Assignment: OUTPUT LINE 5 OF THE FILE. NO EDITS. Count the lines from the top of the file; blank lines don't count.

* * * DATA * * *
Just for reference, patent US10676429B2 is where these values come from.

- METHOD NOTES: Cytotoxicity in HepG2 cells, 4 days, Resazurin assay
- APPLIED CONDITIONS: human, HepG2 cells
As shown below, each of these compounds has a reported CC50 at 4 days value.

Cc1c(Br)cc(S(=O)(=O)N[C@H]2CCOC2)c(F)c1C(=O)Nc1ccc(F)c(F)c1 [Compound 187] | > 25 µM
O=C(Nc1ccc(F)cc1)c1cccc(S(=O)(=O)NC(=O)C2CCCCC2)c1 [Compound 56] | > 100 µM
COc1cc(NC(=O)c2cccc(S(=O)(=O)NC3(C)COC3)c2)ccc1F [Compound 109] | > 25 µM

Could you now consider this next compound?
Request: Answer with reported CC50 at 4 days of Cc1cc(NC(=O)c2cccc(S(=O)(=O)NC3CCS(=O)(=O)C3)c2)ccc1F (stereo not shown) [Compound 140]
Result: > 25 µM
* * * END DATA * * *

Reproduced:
Cc1c(Br)cc(S(=O)(=O)N[C@H]2CCOC2)c(F)c1C(=O)Nc1ccc(F)c(F)c1 [Compound 187] | > 25 µM